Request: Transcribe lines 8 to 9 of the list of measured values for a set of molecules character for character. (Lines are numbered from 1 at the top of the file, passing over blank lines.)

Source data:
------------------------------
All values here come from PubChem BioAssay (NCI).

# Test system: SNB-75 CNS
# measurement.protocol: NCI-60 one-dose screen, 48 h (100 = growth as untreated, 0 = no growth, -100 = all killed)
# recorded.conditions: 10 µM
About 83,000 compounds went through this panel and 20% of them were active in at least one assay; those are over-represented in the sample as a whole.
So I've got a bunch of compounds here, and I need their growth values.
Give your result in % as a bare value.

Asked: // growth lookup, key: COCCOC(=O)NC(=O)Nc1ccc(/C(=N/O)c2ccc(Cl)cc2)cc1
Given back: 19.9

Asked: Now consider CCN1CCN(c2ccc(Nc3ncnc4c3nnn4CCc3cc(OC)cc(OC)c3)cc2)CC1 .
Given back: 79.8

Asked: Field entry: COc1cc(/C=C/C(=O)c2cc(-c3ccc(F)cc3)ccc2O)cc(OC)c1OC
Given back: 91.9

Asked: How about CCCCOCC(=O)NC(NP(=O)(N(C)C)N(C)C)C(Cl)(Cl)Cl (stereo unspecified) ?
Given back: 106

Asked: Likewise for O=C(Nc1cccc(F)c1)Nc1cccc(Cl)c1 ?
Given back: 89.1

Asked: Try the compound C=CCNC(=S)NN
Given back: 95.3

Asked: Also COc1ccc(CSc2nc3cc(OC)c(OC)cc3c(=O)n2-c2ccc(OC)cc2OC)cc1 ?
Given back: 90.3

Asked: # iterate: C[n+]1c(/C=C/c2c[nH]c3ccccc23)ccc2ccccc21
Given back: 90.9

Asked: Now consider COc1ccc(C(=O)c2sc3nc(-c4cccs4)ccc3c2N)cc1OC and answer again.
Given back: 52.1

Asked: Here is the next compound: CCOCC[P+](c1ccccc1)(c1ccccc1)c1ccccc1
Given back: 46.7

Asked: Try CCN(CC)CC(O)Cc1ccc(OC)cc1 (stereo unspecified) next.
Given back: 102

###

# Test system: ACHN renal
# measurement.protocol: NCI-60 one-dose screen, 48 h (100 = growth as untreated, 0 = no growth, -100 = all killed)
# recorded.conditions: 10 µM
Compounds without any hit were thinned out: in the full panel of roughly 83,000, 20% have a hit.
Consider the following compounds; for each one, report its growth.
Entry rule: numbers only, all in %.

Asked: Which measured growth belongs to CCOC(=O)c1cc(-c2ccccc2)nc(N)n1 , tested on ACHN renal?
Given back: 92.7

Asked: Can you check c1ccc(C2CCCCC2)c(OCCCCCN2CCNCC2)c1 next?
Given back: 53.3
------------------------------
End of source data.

Asked: // growth lookup, key: COCCOC(=O)NC(=O)Nc1ccc(/C(=N/O)c2ccc(Cl)cc2)cc1
Given back: 19.9